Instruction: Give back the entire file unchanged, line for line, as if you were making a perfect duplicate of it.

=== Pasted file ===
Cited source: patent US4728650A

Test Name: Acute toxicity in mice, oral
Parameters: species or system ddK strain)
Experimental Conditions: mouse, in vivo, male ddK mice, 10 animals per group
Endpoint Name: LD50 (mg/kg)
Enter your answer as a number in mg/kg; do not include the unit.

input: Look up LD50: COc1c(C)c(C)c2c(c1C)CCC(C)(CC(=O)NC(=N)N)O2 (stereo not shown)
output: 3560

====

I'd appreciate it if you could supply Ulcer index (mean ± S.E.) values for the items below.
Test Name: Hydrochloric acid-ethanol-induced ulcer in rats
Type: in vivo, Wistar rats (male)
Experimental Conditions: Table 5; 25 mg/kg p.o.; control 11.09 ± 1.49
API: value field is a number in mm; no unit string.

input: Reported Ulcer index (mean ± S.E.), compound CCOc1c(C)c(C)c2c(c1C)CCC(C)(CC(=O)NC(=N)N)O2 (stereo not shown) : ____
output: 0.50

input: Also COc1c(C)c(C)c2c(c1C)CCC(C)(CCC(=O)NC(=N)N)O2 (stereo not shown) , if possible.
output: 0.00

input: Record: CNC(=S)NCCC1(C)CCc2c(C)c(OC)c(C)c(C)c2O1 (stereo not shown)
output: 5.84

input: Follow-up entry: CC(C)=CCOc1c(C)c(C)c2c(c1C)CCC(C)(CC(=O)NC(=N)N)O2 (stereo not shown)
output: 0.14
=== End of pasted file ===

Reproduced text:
Cited source: patent US4728650A

Test Name: Acute toxicity in mice, oral
Parameters: species or system ddK strain)
Experimental Conditions: mouse, in vivo, male ddK mice, 10 animals per group
Endpoint Name: LD50 (mg/kg)
Enter your answer as a number in mg/kg; do not include the unit.

input: Look up LD50: COc1c(C)c(C)c2c(c1C)CCC(C)(CC(=O)NC(=N)N)O2 (stereo not shown)
output: 3560

====

I'd appreciate it if you could supply Ulcer index (mean ± S.E.) values for the items below.
Test Name: Hydrochloric acid-ethanol-induced ulcer in rats
Type: in vivo, Wistar rats (male)
Experimental Conditions: Table 5; 25 mg/kg p.o.; control 11.09 ± 1.49
API: value field is a number in mm; no unit string.

input: Reported Ulcer index (mean ± S.E.), compound CCOc1c(C)c(C)c2c(c1C)CCC(C)(CC(=O)NC(=N)N)O2 (stereo not shown) : ____
output: 0.50

input: Also COc1c(C)c(C)c2c(c1C)CCC(C)(CCC(=O)NC(=N)N)O2 (stereo not shown) , if possible.
output: 0.00

input: Record: CNC(=S)NCCC1(C)CCc2c(C)c(OC)c(C)c(C)c2O1 (stereo not shown)
output: 5.84

input: Follow-up entry: CC(C)=CCOc1c(C)c(C)c2c(c1C)CCC(C)(CC(=O)NC(=N)N)O2 (stereo not shown)
output: 0.14